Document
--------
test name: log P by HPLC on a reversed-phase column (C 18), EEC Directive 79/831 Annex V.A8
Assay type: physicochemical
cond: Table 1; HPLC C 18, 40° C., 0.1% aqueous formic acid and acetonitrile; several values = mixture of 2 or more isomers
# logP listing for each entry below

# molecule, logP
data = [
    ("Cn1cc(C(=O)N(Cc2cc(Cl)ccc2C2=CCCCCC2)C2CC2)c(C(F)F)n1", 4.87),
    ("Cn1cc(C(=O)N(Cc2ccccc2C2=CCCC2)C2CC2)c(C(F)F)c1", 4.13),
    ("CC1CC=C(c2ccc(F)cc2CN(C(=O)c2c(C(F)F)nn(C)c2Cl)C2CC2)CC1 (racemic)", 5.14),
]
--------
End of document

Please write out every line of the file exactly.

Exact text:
test name: log P by HPLC on a reversed-phase column (C 18), EEC Directive 79/831 Annex V.A8
Assay type: physicochemical
cond: Table 1; HPLC C 18, 40° C., 0.1% aqueous formic acid and acetonitrile; several values = mixture of 2 or more isomers
# logP listing for each entry below

# molecule, logP
data = [
    ("Cn1cc(C(=O)N(Cc2cc(Cl)ccc2C2=CCCCCC2)C2CC2)c(C(F)F)n1", 4.87),
    ("Cn1cc(C(=O)N(Cc2ccccc2C2=CCCC2)C2CC2)c(C(F)F)c1", 4.13),
    ("CC1CC=C(c2ccc(F)cc2CN(C(=O)c2c(C(F)F)nn(C)c2Cl)C2CC2)CC1 (racemic)", 5.14),
]